Thursday, February 17, 2011

iPhone Crisis: AntennaGate

In a 16 February 2011 post on, Joshua Gans blogged that Apple broke 5 key Public Relations (PR) Rules with regards to AntennaGate and yet came up smelling like roses. In Joshua's opinion, Apple (a) did not apologise and take full responsibility; (b) created expectations with a media event; (c) did not announce the “give away” first; (d) made specific comparisons to their competitors; and (e) aired the industry's dark secrets in public.

My personal assessment however differs from Joshua's.

In one of my early blog postings on a Framework for Crisis Communications, I made reference to Bernard Weiner's research on attribution theory which links “accountability” to stakeholders' perceptions of responsibility for the crisis. Thus, depending on whether stakeholders felt that the crisis was caused by Apple, was something which Apple could reasonably have predicted to occur, and whether it was within Apple's ability to prevent it, different levels of responsibility would be levelled against Apple.  Then, depending on the root cause of the crisis, Apple could then adopt one of 4 Crisis Management Strategies to manage it – deny, redirect, diffuse and accept.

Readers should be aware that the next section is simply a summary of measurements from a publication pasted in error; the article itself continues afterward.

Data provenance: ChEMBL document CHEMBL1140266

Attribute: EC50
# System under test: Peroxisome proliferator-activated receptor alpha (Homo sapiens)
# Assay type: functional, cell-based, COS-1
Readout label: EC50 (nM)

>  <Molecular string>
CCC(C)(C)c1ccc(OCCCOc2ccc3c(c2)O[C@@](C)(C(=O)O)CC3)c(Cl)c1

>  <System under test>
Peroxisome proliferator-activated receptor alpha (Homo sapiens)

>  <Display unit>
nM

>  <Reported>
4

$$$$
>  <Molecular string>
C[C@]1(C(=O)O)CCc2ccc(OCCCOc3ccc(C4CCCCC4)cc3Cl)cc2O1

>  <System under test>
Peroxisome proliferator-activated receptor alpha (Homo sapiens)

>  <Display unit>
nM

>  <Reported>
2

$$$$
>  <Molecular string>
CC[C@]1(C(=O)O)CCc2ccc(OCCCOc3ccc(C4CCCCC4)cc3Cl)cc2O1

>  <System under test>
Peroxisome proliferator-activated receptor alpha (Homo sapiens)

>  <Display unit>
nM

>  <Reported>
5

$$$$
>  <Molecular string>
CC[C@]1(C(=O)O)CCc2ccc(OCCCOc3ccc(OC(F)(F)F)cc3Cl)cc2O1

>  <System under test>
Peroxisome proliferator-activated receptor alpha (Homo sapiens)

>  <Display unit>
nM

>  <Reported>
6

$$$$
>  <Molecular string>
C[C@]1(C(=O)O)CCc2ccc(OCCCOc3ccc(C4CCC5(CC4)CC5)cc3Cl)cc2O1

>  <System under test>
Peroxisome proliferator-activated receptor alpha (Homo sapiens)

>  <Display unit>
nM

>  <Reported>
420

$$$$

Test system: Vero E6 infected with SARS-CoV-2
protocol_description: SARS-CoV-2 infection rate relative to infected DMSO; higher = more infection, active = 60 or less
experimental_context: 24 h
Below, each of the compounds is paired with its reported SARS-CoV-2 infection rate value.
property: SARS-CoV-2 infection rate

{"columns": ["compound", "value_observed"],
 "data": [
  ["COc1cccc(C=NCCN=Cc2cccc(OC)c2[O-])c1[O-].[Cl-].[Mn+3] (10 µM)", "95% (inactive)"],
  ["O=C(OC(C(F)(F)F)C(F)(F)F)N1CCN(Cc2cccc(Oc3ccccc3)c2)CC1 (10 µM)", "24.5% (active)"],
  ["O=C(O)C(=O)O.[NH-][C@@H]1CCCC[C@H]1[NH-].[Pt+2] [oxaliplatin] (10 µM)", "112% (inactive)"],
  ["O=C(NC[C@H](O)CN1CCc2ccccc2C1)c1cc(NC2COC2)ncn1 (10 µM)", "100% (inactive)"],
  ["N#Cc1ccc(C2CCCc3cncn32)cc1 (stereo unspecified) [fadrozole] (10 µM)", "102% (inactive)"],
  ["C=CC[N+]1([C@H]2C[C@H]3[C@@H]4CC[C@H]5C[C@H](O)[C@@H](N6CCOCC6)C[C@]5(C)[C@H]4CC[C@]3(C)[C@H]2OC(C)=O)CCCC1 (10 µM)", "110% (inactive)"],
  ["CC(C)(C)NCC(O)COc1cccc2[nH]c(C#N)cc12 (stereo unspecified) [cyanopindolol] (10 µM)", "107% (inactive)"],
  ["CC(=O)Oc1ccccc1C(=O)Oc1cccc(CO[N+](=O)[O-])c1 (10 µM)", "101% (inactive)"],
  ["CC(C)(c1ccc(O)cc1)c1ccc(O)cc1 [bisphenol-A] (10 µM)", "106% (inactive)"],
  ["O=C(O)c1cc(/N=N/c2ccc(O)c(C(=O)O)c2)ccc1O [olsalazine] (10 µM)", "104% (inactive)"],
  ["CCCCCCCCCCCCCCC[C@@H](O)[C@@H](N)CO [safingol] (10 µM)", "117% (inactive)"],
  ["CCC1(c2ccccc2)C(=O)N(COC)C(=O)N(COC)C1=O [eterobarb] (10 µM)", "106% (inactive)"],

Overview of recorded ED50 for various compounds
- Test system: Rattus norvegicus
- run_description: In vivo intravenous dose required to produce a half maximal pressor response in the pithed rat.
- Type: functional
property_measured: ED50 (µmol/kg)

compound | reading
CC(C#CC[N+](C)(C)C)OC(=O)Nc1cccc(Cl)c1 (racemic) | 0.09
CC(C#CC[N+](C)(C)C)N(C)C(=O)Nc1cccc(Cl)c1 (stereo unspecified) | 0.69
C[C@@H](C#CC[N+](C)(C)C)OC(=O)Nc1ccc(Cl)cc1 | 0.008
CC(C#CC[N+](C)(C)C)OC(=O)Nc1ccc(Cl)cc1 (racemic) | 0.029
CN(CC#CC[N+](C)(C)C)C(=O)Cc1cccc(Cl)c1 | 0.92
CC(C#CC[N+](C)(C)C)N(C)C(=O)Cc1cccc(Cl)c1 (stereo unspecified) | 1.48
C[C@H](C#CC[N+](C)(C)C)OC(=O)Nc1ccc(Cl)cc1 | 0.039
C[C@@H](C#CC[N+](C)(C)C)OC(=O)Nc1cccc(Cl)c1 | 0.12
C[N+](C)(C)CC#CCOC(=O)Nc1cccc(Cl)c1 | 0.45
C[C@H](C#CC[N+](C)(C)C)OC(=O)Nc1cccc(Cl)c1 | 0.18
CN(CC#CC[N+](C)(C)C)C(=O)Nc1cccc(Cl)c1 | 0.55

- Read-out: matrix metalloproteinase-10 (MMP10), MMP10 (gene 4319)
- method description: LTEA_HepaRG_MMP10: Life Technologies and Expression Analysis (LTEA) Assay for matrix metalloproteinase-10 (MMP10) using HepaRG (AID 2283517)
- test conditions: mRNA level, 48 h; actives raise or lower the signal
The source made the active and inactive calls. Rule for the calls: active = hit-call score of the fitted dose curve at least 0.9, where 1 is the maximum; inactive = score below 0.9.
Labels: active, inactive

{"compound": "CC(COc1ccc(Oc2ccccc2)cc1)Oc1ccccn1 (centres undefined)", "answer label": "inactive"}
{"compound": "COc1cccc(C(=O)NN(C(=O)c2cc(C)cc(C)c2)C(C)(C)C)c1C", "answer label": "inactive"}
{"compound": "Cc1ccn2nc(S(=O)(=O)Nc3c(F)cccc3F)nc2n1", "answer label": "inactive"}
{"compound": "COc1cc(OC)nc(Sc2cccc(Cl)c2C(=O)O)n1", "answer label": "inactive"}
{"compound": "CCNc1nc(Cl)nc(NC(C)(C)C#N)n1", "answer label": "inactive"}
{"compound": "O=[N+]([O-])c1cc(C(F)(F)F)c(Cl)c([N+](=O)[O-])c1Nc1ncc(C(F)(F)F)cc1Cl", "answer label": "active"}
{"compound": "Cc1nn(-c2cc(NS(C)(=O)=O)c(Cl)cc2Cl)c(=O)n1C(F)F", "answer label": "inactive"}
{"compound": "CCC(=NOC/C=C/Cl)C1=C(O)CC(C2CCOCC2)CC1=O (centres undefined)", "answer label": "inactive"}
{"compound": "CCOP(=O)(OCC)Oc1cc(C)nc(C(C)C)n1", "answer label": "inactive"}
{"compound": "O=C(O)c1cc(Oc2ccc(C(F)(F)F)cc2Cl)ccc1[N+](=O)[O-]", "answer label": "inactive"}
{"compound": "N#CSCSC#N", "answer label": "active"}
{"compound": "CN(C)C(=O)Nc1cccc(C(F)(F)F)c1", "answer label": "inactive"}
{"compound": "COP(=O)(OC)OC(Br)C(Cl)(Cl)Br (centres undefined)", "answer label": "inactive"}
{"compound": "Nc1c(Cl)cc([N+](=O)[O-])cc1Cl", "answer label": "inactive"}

In the case of AntennaGate, Apple's investigations revealed that the root cause of the crisis was not the design of the iPhone, but a physical limitations of existing antennae technology. Apple, then adopted the Crisis Management Strategy of Diffusing responsibility with other phone makers. If we overlay Apple's response to this strategy, Apple did not break any PR “rules” as pointed out by Joshua.  Apple's refusal to apologise, decision to hold a press conference, their specific comparison to competitors, decision not to play-up their free give-away and their decision to air the industry's dark secrets all fit the strategy of diffusing responsibility.

Hence, if Apple has indeed been successful in riding out this crisis, in my opinion, Apple did not break any Public Relation rules, but adopted the correct crisis management strategy for the situation.

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